Pubdate: Tuesday, August 31, 1999
Source: London Free Press (Canada)
Copyright: 1999 The London Free Press a division of Sun Media Corporation.
Author: Don Murray


A London man with a pot problem pleaded guilty yesterday to several
charges, including possession of a microwave stolen from UWO and
stealing from the belongings of his girlfriend's dead brother.

Andrew Michael Tremblay, 24, was remanded in custody until Sept. 24
for sentencing and preparation of a pre-sentence report.

He pleaded guilty before Ontario Court Justice Deborah Livingstone to
four charges: possessing the microwave, stolen from the Spencer Hall
lunchroom; breaching a probation order; stealing electronic equipment
from the home of his girlfriend's family, who had taken him in; and
riding off with an expensive bicycle and helmet from a bike shop.

Assistant Crown attorney Brian Farmer said Tremblay was found hiding
in a lower level mechanical room of Spencer Hall on Dec.  11, 1997. In
his knapsack was the $120 microwave.

Possession charges are often laid when the Crown can't prove the
suspect stole the item.

On the breach of probation, Farmer said Tremblay had been ordered to
perform 200 hours of community service in 1995.

During only 76.5 hours of the total, Tremblay failed to report to his
probation officer eight times and didn't show up for 16 of 37 work
appointments, the Crown said.

Between September 1998 and last April, Farmer said, Tremblay stole
nearly $900 in equipment from his girlfriend's family, including
hand-held electronic games and CDs that had belonged to her brother.

Tremblay had been living with the family when the girl's father came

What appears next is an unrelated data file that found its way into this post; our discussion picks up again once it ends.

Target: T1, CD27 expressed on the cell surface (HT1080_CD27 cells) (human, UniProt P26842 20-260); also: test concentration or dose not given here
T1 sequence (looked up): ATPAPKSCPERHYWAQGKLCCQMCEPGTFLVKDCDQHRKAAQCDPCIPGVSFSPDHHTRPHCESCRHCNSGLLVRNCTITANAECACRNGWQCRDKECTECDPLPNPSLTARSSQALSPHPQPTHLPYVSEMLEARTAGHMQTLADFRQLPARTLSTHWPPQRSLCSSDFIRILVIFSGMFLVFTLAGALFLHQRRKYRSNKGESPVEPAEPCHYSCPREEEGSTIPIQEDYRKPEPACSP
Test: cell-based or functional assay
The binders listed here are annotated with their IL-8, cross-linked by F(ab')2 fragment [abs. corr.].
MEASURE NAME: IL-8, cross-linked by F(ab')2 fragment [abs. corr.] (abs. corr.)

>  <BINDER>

home to find the VCR, computer printer and camera equipment missing.

The brother's property had been taken from a trunk in his old room. 
In Tremblay's room, the father found four pawn tickets, one referring
to a missing Game Boy.

Nothing has been recovered, Farmer said.

The fourth offence took place April 25 at the To Wheels shop on Dundas
Street. Tremblay was looking at a bike and told a salesperson his
parents were going to buy it for his birthday.

He left, came back and asked if he could test-ride it. He was asked
for and provided his wallet, containing several pieces of

Tremblay pedalled away with the bike and a helmet, never to return.
Total loss was $898.

Defence lawyer Jack Hardy said Tremblay has had a significant problem
with marijuana for some time and steals to support his habit.

He said Tremblay was sentenced in July to seven months in jail after
admitting to a fraud charge, four counts of failing to appear in court
or for fingerprinting, and one charge of theft involving his parents.

Both Crown and defence are recommending another three months be added
to that sentence. 

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